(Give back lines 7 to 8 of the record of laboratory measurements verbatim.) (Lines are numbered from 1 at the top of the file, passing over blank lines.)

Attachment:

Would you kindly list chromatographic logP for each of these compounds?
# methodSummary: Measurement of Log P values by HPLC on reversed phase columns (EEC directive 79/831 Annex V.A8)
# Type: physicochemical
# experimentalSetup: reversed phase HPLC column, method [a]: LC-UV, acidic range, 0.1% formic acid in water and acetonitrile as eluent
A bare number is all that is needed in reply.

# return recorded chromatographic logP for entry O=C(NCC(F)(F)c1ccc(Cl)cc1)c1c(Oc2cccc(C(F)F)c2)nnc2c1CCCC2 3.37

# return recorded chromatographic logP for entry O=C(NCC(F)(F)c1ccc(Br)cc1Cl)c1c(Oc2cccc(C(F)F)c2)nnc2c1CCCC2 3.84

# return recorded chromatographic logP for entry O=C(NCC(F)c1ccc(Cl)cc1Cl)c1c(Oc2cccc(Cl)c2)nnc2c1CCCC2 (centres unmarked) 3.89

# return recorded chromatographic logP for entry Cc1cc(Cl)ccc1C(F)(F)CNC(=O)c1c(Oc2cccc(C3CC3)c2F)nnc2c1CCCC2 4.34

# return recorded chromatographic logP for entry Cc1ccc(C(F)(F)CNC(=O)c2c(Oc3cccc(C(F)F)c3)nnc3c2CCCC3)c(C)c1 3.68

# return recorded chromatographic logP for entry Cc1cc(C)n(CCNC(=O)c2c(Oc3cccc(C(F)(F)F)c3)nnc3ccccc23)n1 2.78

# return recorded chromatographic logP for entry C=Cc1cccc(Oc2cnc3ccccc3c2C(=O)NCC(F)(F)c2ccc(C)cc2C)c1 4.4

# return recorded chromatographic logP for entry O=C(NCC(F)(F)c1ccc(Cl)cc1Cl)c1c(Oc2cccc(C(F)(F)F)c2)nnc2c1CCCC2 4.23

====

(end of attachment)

# return recorded chromatographic logP for entry O=C(NCC(F)(F)c1ccc(Br)cc1Cl)c1c(Oc2cccc(C(F)F)c2)nnc2c1CCCC2 3.84

# return recorded chromatographic logP for entry O=C(NCC(F)c1ccc(Cl)cc1Cl)c1c(Oc2cccc(Cl)c2)nnc2c1CCCC2 (centres unmarked) 3.89